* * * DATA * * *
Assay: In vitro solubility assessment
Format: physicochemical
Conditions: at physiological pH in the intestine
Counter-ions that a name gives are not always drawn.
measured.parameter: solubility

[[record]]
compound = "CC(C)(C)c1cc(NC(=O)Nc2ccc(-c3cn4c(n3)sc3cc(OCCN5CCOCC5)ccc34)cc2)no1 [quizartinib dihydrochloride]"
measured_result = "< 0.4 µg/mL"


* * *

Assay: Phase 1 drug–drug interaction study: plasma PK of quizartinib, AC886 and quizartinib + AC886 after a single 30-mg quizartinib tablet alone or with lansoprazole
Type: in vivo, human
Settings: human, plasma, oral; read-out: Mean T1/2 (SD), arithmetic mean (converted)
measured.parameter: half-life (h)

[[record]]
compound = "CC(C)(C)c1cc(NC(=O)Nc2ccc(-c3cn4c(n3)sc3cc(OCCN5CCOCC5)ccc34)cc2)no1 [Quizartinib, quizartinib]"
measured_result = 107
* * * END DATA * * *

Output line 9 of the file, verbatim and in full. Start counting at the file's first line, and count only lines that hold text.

* * *